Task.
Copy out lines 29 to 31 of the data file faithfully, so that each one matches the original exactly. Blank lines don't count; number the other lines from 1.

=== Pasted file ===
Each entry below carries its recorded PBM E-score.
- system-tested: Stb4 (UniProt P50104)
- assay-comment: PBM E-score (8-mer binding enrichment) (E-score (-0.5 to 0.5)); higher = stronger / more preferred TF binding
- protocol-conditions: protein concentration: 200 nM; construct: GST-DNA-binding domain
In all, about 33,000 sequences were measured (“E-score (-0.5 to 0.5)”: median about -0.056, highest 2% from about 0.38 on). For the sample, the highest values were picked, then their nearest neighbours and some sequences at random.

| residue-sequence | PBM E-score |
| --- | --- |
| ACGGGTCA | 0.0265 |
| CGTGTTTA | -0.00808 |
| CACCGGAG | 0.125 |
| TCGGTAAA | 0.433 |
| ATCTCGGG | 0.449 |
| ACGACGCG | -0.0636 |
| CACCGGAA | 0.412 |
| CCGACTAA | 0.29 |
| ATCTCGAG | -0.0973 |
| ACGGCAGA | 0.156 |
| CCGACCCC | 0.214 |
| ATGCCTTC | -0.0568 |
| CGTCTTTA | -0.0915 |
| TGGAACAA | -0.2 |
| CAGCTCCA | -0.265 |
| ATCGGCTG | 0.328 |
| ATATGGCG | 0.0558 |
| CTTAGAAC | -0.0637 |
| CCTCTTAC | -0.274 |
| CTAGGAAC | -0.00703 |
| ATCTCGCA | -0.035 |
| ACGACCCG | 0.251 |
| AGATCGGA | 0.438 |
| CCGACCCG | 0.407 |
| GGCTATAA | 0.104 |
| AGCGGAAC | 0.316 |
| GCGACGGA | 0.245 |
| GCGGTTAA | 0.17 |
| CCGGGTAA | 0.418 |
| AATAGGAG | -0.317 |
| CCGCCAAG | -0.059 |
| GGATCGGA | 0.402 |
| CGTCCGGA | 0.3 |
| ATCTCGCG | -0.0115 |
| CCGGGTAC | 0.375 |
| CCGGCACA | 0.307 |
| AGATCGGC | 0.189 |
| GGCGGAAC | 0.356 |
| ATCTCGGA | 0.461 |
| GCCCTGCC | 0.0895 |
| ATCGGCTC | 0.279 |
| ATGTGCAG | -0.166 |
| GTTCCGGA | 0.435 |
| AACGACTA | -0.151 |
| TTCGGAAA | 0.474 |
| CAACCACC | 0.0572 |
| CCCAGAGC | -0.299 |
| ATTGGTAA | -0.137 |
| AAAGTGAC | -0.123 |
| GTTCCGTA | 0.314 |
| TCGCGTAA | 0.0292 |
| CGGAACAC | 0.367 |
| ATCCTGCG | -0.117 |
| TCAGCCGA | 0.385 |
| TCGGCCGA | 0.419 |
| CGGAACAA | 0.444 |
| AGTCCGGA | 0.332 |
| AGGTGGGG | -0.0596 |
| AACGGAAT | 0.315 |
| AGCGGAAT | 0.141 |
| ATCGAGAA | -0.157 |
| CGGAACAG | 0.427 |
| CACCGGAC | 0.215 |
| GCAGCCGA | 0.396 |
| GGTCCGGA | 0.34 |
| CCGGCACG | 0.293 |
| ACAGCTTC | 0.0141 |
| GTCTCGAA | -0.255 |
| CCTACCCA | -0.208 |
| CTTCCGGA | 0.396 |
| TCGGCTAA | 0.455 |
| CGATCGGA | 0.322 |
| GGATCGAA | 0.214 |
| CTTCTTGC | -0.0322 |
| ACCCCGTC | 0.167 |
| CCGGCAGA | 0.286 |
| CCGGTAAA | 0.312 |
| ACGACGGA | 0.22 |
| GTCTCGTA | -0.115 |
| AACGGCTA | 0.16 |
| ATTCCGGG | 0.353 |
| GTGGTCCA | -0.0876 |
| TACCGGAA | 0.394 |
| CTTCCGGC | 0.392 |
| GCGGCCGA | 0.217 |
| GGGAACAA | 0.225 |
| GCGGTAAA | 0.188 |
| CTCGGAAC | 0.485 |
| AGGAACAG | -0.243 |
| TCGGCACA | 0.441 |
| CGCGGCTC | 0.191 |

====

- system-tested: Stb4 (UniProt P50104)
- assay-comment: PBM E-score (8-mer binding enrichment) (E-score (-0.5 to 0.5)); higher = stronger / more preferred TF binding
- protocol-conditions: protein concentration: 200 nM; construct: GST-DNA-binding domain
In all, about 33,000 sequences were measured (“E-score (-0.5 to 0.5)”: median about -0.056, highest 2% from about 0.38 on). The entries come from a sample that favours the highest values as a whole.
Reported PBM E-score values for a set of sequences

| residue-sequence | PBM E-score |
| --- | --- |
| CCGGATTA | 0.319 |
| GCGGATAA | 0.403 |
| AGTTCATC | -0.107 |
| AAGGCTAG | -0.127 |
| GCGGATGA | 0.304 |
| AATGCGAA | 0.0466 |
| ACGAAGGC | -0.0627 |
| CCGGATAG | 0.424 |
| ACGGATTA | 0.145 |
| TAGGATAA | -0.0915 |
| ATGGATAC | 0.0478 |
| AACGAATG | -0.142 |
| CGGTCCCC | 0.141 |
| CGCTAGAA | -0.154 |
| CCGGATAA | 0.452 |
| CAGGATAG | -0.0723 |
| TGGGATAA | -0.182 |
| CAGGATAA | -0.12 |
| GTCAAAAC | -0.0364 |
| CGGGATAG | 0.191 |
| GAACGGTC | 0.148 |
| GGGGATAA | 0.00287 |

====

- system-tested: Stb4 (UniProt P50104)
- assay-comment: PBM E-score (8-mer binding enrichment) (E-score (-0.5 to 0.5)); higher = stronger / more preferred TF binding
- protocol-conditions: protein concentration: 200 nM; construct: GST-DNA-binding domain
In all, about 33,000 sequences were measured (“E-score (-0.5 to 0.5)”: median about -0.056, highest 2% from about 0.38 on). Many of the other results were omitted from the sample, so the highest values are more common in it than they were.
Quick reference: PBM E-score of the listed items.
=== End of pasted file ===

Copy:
| ACGACCCG | 0.251 |
| AGATCGGA | 0.438 |
| CCGACCCG | 0.407 |